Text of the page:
Sunday, April 15, 2007

Student Loans Are Big Business

The government's role as direct lender for student loans is under assault by financial institutions seeking their piece of the pie. Once again what is best for the American taxpayer is second to what is wanted by big business. With most college students requiring student loans to finance their education the profit potential for these institutions is enormous.
In a fierce contest to control the student loan market, the nation’s banks and lenders have for years waged a successful campaign to limit a federal program that was intended to make borrowing less costly by having the government provide loans directly to students.
President Clinton felt having the United States government be the direct lender would result in lower costs to the government since they would be collecting the interest. According to a study by the Bush Administration this is true.
President Bush’s budget reports that in 2006 for every $100 lent by private lenders, the cost to the government of subsidies, defaults and other items was $13.81, while the same amount lent through the direct loan program cost the government $3.85. The battle for dominance in the loan market has escalated as tuitions have soared and students have borrowed more. This is the context for many of the payments to universities and financial aid officials that have come to light as a result of recent investigations into student loan practices.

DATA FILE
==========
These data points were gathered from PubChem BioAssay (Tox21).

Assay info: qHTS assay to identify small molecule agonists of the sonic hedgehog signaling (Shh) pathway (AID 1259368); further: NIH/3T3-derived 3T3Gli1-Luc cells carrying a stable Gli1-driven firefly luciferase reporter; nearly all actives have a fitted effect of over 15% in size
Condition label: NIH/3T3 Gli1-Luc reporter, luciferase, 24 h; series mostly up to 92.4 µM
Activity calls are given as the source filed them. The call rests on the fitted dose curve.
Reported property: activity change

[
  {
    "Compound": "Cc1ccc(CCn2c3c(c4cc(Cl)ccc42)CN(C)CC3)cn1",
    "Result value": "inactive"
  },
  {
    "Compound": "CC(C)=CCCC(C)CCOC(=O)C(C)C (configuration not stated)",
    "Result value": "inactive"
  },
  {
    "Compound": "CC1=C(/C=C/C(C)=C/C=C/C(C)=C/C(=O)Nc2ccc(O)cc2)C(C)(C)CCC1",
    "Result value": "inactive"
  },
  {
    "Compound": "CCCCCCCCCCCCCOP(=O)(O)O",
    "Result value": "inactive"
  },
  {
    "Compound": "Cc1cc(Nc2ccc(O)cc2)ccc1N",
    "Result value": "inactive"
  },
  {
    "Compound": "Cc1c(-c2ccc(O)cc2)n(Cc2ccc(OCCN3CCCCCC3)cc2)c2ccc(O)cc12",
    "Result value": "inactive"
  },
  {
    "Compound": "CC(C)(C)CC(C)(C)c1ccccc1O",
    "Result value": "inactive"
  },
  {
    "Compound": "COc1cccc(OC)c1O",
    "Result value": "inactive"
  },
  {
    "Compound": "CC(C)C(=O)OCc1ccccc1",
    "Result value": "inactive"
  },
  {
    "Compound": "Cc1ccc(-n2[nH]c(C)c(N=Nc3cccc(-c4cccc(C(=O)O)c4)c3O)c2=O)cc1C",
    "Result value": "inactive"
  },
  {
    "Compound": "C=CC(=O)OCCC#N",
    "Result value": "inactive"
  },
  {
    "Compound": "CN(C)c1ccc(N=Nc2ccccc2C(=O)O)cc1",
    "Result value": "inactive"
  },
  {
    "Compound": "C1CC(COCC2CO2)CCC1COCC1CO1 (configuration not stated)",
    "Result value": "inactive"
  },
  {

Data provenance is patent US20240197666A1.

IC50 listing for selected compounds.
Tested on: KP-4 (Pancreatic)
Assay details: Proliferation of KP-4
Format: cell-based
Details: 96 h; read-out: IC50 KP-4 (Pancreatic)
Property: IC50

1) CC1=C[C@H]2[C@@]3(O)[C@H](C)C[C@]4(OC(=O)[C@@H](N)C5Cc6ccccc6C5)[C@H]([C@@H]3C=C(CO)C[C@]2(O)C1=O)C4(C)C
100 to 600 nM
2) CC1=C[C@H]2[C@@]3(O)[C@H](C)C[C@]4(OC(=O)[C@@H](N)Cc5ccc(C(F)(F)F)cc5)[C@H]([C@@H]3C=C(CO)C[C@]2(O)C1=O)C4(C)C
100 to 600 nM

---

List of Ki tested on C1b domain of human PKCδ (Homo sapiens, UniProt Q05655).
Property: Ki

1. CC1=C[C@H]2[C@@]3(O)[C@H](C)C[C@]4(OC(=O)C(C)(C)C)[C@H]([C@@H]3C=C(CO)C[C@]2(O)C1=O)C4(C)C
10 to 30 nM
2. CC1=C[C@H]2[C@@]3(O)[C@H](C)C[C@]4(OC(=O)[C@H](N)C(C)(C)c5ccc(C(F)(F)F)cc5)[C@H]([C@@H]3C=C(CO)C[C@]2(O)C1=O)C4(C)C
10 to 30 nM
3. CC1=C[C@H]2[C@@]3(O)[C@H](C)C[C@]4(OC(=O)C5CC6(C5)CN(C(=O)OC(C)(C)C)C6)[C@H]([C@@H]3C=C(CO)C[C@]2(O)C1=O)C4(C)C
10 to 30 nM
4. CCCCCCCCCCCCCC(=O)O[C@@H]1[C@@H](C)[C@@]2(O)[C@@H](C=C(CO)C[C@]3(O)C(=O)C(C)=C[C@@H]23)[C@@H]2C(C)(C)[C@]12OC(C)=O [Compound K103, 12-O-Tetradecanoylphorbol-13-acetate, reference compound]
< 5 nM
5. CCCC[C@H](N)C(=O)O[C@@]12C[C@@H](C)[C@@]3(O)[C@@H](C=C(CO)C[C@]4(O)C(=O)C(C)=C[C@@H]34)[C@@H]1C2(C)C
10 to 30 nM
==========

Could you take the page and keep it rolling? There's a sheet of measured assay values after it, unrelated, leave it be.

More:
Since the program is cheaper for the goverment why are the Republicans trying to kill it? When will the Middle Class wake up and realize that the Republican Party does not care about them?

Read the rest of the article here.

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